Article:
Haber, “Regulation of GLUT2 glucose transporter expression in liver by thyroid hormone: evidence for hormonal regulation of the hepatic glucose transport system,” Endocrinology, vol. Hayashi et al., “Glucose transporter 2 concentrations in hyper- and hypothyroid rat livers,” Journal of Endocrinology, vol. Baylis, “Evidence that thyroid hormones regulate gluconeogenesis from glycerol in man,” Clinical Endocrinology, vol.
Iazigi, “Peripheral glucose metabolism in human hyperthyroidism,” Journal of Clinical Endocrinology and Metabolism, vol.
Sheu, “Peripheral and hepatic insulin antagonism in hyperthyroidism,” Journal of Clinical Endocrinology and Metabolism, vol. Bartak et al., “Effects of hypo and hyperthyroidism on noradrenergic activity and glycerol concentrations in human subcutaneous abdominal adipose tissue assessed with microdialysis,” Journal of Clinical Endocrinology and Metabolism, vol. Hemon, “Effects of hypothyroidism on the brown adipose tissue of adult rats: comparison with the effects of adaptation to cold,” Journal of Endocrinology, vol.
Oppenheimer, “Stimulation and S14 mRNAand lipogenesis in brown fat by hypothyroidism, cold exposure, and cafeteria feeding: evidence supporting a general role for S14 in lipogenesis and lipogenesis in the maintenance of thermogenesis,” Proceedings of the National Academy of Sciences of the United States of America, vol. Bevan et al., “The effects of insulin on transport and metabolism of glucose in skeletal muscle from hyperthyroid and hypothyroid rats,” European Journal of Clinical Investigation, vol.
Budohoski, “Sensitivity of the soleus muscle to insulin in resting and exercising rats with experimental hypo- and hyper-thyroidism,” Biochemical Journal, vol. Asensio et al., “Hypothyroidism in rats decreases peripheral glucose utilisation, a defect partially corrected by central leptin infusion,” Diabetologia, vol.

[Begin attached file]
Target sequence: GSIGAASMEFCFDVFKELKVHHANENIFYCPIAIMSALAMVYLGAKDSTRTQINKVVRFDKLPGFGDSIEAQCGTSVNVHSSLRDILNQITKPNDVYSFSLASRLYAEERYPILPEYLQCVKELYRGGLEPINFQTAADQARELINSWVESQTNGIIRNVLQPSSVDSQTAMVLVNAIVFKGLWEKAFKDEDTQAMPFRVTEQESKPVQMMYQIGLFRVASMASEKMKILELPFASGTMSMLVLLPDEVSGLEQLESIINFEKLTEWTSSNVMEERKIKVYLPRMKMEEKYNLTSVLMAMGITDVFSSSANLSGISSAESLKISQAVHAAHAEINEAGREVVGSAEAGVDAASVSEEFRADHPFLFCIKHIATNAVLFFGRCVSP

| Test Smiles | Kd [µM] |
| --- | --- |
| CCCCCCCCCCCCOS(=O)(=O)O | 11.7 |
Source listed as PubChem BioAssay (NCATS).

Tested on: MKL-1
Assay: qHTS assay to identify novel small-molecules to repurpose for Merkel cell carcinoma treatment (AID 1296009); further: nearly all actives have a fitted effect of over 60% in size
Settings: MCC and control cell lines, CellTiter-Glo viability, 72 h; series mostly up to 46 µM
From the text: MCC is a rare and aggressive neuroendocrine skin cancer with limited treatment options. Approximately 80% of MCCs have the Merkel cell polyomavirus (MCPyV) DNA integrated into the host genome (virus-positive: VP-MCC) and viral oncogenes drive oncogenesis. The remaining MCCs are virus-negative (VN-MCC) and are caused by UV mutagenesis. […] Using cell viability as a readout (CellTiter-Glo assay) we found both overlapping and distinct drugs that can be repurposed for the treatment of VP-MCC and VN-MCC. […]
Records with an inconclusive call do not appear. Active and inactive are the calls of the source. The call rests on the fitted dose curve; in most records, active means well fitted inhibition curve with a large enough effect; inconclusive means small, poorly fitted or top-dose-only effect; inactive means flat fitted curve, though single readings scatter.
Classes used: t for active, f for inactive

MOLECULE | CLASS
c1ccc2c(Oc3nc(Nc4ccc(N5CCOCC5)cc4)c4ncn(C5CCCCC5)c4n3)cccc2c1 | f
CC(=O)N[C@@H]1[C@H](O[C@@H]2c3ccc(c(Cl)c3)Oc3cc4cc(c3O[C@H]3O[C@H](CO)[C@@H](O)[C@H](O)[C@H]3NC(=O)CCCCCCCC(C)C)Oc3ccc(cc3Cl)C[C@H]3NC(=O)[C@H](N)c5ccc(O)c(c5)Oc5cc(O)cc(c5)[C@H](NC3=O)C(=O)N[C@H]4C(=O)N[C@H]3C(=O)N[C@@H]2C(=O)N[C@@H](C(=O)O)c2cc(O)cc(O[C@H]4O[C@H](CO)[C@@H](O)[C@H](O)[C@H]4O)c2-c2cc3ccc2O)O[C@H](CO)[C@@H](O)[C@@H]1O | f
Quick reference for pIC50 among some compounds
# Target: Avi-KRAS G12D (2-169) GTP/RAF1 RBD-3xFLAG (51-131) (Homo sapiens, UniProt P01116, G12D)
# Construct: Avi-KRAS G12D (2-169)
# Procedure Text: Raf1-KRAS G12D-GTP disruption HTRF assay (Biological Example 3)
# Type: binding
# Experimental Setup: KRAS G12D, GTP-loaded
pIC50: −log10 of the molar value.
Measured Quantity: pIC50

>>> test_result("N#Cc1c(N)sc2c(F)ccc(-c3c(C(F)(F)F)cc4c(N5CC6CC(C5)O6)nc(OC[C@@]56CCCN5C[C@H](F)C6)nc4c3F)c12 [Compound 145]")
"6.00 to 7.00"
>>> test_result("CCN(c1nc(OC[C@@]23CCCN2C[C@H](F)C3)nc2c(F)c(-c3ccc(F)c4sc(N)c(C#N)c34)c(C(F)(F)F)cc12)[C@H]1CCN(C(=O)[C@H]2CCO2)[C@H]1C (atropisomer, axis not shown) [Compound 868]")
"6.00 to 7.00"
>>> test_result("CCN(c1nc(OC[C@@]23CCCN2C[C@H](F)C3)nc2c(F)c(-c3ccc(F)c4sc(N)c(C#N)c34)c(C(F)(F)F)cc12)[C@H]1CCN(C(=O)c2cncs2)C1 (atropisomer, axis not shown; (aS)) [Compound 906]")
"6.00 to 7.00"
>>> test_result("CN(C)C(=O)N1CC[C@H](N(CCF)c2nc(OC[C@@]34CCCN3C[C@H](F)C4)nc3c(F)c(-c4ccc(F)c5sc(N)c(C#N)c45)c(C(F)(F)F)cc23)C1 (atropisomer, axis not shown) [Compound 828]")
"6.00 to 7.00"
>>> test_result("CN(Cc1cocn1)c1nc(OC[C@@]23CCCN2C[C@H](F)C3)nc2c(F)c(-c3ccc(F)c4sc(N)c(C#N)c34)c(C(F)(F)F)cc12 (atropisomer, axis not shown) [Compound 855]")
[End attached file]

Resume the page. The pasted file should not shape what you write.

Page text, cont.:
Dejax et al., “Response of glucose disposal to hyperinsulinaemia in human hypothyroidism and hyperthyroidism,” Clinical Science, vol. Kautzky-Willer, “Effects of T4 replacement therapy on glucose metabolism in subjects with subclinical (SH) and overt hypothyroidism (OH),” Clinical Endocrinology, vol. Lambadiari et al., “Insulin action in adipose tissue and muscle in hypothyroidism,” Journal of Clinical Endocrinology and Metabolism, vol.



High fasting glucose levels pregnancy rates
Glucose structure discovery


Comments

  1. 31.01.2015 at 11:12:39


    Carbohydrates) and starches (complex mixed-meal tolerance test (MMTT) diabetes guidelines do not contain recommendations for fasting.

    Author: Die_Hard
  2. 31.01.2015 at 22:38:21


    Make sure you're keeping your glucose within the less) when.

    Author: Baki_Ogrusu
  3. 31.01.2015 at 19:54:51


    Doubling your snack or, if possible, reducing your insulin dosage to lessen.

    Author: Suner_Girl
  4. 31.01.2015 at 22:37:50


    Intermediate glycemic control is glycated assess the levels of antidiuretic hormone and.

    Author: sex_qirl